Brand Licensing India Offers Upbeat Mood, But Challenges Remain

Posted by Marty Brochstein on December 17, 2010

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While merchandise licensing in India is still in a “nascent” stage – to use a phrase heard repeatedly during the two-day Brand Licensing India conference in Delhi this past weekend – the attendance at the conference and the presentations by local retail, manufacturing and licensing executives portend a bright future for the business there.  (LIMA UK Managing Director Kelvyn Gardner, who also attended and spoke at the conference, gives his perspective in a blog post elsewhere on this site.)
For example, Chandan Savera of bedding/bath manufacturer Creative Portico, gave an impressive case study of how the company had used licensing to initiate and grow the children’s portion of the company’s business. Utilizing such licenses as Ben Ten, Barbie, Hot Wheels and Disney, the company has increased the share of its business emanating from licenses from 10% previously to 40% now. (In addition to children’s licenses, the company also holds the Wimbledon license.)
The challenges of the Indian market are many, though, as Spacetoon India Managing Director-CEO Rajiv Sangari noted in a strikingly direct presentation. On the plus side, he acknowledged such positive trends as the burgeoning Indian economy – with projections of more than 50% growth in retail sales to nearly $550 Billion between now and 2014 – a youthful population that’s highly brand conscious, and that fact that the “organized” retail sector is expected to continue growing at 40% annually for the next several years. (It accounts for only 6% of retail sales in India now.)
By the same token, he said, India is still dominated by small stores with little or no space to properly display brands; an underdeveloped transportation and warehousing infrastructure that makes shipping and replenishing goods uncertain at best; a byzantine tax and tariff structure, particularly involving gods shipped between Indian states; and an overemphasis by Indian retail buyers on sheer cost, rather than the value added by a brand or other license.
Sangari – who functions on various levels of the licensing business as licensor, agent and merchandise distributor, depending on the property – urged licensors to “hand-hold licensees in the initial phase,” to protect those licensees by not granting multiple licenses within categories and pursuing pirates, and to be “realistic about market conditions.” Licensees, he said, need to do fulfill their end of the bargain by pricing correctly, delivering and replenishing on a timely basis, and being transparent in reporting to licensors. Retailer need to display well, understand that a strong brand sells 20% more than a more generic version of the same product, and pay within realistic credit periods.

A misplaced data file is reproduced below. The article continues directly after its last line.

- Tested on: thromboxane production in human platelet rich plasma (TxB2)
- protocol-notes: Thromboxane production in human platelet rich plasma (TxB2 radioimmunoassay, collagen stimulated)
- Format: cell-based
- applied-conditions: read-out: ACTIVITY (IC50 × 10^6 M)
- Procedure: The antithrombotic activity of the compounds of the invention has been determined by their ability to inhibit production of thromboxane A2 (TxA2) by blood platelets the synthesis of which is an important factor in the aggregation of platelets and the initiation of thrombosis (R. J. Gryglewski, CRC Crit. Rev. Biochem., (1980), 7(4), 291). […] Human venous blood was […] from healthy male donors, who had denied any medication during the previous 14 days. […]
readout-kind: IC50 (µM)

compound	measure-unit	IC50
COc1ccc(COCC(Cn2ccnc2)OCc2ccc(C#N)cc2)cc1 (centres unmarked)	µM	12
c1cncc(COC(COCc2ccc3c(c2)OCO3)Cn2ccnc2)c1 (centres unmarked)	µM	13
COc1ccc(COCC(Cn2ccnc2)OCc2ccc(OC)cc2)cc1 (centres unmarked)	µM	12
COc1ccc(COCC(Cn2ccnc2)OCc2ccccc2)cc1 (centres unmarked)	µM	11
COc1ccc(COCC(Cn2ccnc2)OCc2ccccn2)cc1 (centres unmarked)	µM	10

By most accounts, the product licensing business in India is dominated by fashion brands from elsewhere in the world, with much of the merchandise sold in licensed single-brand retail outlets or shop-in-shops. Some Indian brands and characters have had limited success via licensing, but Western brands dominate the business. For the most part, the huge Indian film industry hasn’t leveraged the licensing business in any meaningful way. Celebrity licensing – primarily actors and cricketers – seems to be a growth area.
During the conference, Mark Jeffrey Mikulich of Wiley – owners of the For Dummies brand – announced that licensees Maylong Group and HiQuest will begin marketing a “GPS for Dummies” package in through auto dealers, auto equipment retailers and other outlets in India in February 2011. It notes that India is the world’s sixth largest automotive market. The company is planning a broader  re-invigoration of the For Dummies brand in India via publishing and other agreements.